livestock, crop fertilisers such as superphosphate and even the
mail to and from each post office
Items that arrived on the train were placed in the goods shed at
the railway station. Before the building of the Carnamah Hall
in 1921 most social functions and dances were held at the goods
One of the essential requirements for the smooth operation of the
railway was water, which the steam engines needed to run. In late
1917 the Company decided to have a windmill erected north of Carnamah. The Perth firm Malloch
Bros was engaged to supply and install the windmill and they sent up
their windmill expert Alexander N. Smith.
Smith, along with a railway fettler Harry Rodwell, were travelling
from Carnamah to the 174-Mile Post on a railway tricycle when they
turned a bend on the railway and were run down by an unscheduled train. The
tricycle was smashed to pieces and Smith was killed instantly. Rodwell was thrown clear and survived but with serious concussion.
In the 1910s and 1920s people
often arranged for food and other supplies to be sent up from Perth on the train. Their
box of goods would be left at their closest railway station or siding
for them to collect. This system worked well until 1918 when boxes
started disappearing from trains and railway sidings.
The thefts were the work of
a young man named Frank Thomas who’d left his father’s farm in
Coorow to live the life of a bushranger. He camped in the bush and
stole food and other supplies from trains, railway sidings, farms
and houses. He often threw boxes of goods off moving trains then
returned later on a stolen horse to go through the boxes and take
what he wanted.
“To the womenfolk he
was behind every bush and they felt unable to cope. The men just
swore about what a pest he'd become, and passed on news of his
latest depredations to Dad, the local Justice of the Peace, for
relaying to Dick Honner and to Charlie Kroschel the policemen
based in Three Springs in those days."
- Leo R. Parker of Winchester
Thomas flaunted his skill
to escape and would steal from railway stations and sidings even
when he knew police were watching to catch him! He was caught on a
number of occasions but managed to escape from prison in Geraldton
and from the police lock-up in Buntine. He was caught for the last
time at the railway station in Carnamah in 1922.
Wheat Stack at the Railway Station in
When wheat crops were
harvested the wheat was put into bags. These bags were then sewn up,
carted to the railway station and stacked up awaiting transportation to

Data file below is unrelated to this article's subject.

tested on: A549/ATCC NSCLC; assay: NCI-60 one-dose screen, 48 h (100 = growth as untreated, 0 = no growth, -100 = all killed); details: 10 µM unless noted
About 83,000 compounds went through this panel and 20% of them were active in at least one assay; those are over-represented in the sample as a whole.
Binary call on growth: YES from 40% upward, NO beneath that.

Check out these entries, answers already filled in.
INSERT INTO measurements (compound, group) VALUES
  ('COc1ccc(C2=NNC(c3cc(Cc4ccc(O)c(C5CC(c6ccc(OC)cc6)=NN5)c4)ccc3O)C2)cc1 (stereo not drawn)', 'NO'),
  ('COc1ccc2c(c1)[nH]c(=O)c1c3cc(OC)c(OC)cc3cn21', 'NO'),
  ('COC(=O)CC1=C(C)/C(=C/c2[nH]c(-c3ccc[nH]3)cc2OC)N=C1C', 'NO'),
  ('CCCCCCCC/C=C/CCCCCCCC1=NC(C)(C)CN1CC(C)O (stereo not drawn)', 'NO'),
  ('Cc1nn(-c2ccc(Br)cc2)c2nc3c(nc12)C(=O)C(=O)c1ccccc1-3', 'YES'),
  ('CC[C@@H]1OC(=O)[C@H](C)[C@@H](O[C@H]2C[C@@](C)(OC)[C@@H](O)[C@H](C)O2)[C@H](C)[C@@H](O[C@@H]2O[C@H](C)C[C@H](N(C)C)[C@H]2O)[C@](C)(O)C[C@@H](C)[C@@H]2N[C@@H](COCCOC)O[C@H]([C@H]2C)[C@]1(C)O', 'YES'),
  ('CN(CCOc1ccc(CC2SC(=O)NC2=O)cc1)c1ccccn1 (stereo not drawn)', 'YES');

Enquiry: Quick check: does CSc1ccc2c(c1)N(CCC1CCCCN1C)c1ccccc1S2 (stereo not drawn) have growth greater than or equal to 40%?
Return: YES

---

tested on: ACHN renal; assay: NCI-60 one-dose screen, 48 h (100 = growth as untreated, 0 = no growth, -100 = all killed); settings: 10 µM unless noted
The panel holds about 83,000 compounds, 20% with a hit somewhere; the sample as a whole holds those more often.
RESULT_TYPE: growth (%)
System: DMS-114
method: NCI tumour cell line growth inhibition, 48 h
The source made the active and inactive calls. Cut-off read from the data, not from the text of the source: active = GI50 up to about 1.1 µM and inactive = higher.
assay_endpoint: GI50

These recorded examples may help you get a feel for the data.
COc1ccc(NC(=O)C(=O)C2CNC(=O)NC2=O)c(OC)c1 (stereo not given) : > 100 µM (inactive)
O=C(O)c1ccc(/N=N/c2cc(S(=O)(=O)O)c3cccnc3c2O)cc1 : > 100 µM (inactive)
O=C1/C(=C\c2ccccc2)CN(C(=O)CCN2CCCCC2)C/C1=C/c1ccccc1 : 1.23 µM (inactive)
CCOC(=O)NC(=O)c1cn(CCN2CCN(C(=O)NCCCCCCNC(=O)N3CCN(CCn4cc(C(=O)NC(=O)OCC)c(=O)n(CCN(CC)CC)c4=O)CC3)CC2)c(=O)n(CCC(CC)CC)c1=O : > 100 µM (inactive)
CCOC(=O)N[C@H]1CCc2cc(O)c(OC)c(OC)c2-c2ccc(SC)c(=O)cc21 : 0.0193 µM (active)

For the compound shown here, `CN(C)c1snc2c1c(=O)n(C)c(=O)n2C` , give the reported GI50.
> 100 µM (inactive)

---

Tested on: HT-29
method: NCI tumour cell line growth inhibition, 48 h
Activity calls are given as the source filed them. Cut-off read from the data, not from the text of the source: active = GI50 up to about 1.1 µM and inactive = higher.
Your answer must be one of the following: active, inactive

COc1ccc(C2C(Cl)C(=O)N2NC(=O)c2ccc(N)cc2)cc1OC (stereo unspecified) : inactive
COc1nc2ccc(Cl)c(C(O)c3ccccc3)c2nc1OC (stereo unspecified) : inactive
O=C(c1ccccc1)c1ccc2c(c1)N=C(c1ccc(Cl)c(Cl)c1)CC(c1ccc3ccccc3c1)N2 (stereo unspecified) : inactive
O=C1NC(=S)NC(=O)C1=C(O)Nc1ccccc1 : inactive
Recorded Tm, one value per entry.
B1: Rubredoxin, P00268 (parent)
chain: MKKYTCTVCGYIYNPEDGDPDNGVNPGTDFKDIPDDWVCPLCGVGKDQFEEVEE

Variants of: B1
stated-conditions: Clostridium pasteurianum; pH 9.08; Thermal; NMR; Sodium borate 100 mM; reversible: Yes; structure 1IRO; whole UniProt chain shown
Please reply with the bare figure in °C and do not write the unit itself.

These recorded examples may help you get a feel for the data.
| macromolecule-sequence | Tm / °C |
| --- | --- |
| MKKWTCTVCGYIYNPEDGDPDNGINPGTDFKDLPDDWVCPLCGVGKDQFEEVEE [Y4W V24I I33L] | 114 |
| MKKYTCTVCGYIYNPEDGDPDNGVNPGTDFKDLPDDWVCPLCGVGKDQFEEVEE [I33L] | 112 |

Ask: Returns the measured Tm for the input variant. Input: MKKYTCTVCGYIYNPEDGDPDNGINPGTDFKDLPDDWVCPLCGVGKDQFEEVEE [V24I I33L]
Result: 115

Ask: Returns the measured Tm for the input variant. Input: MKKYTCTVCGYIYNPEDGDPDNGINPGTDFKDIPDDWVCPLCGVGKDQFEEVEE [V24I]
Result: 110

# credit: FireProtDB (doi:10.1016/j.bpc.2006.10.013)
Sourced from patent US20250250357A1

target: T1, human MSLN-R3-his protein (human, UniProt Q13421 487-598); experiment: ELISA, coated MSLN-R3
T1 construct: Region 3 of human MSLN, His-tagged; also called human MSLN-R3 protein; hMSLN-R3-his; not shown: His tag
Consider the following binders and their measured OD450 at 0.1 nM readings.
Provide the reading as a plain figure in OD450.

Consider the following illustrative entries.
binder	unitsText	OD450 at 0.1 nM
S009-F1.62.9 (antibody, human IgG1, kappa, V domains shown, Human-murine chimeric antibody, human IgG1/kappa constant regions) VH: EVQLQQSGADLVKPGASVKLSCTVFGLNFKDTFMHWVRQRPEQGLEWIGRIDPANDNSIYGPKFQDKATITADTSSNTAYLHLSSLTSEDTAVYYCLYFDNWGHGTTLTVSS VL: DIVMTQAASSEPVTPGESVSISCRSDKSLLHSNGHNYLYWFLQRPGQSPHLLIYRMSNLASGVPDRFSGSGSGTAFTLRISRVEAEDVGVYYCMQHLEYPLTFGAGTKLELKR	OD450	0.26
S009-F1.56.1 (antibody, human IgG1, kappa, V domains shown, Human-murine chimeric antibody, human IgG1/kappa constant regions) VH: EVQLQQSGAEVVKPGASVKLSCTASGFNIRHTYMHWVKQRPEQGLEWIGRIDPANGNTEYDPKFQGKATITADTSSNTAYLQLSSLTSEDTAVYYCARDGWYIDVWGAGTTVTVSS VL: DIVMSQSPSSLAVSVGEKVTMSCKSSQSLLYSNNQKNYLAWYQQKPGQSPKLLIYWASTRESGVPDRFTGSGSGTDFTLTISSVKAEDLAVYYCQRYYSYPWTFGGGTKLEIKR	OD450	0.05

Perth or Geraldton. 128,000 bags of wheat were stacked at the railway in
Carnamah in 1927. Similar stacks existed at many sidings and
stations along the Midland Railway until 1936 when they were replaced
Bulk Handling wheat bins.
Loading Ballast near Arrino
At various times the railway has been used for
mining operations. It
transported coal mined near Mingenew, copper and ballast from Arrino, talc from Three Springs and quartzite from near
Moora. A spur line from Dongara has moved mineral sands mined at Eneabba
to the port at Geraldton.
WW2 Defence Pass
During the Second World War the railway
played a role in national defence. It was used to transport soldiers
to military camps at Moora and Mingenew, and also to Geraldton to
defend against Japanese invasion.
Aged steam locomotives were used along the
Midland Railway until 1957 when they were replaced with more
powerful diesel electric locomotives.
For a long time the railway had the monopoly
on quick and efficient transportation. This began to change as roads
were improved and cars and trucks became faster and more reliable.
First Midland Railway Bus
In 1946 the Midland Railway Company began a
bus service between Perth and Geraldton, which they ran alongside
their railway. They also used their buses to conduct wildflower
tours, with Bus No. 10 having a raised back for better viewing.
Over the next 50 years freight and passenger transport services slowly moved off
the tracks and onto the roads.
Midland Railway Road Service
Wildflower Tour Luggage
The Midland Railway remained a privately owned
and operated railway until 1964 when the Midland Railway Company
sold out to the WA Government. After 70 years the railway then
became part of the Western Australian Government Railways (later
known as Westrail).
The first CBH owned train to arrive in Carnamah in 2012
Co-operative Bulk Handling (CBH) now have receival and storage facilities
next to the railway in Carnamah capable
of holding 338,000 tonnes of grain. Farmers deliver grain during harvest
and the railway's sole use through the year is now the moving of grain
to the port in Geraldton. While the railway’s purpose has greatly narrowed it
endures as a vital piece of infrastructure that transports the
district's biggest export. A new era for the railway began in 2012 when
CBH began using their own fleet of railway
locomotives and wagons.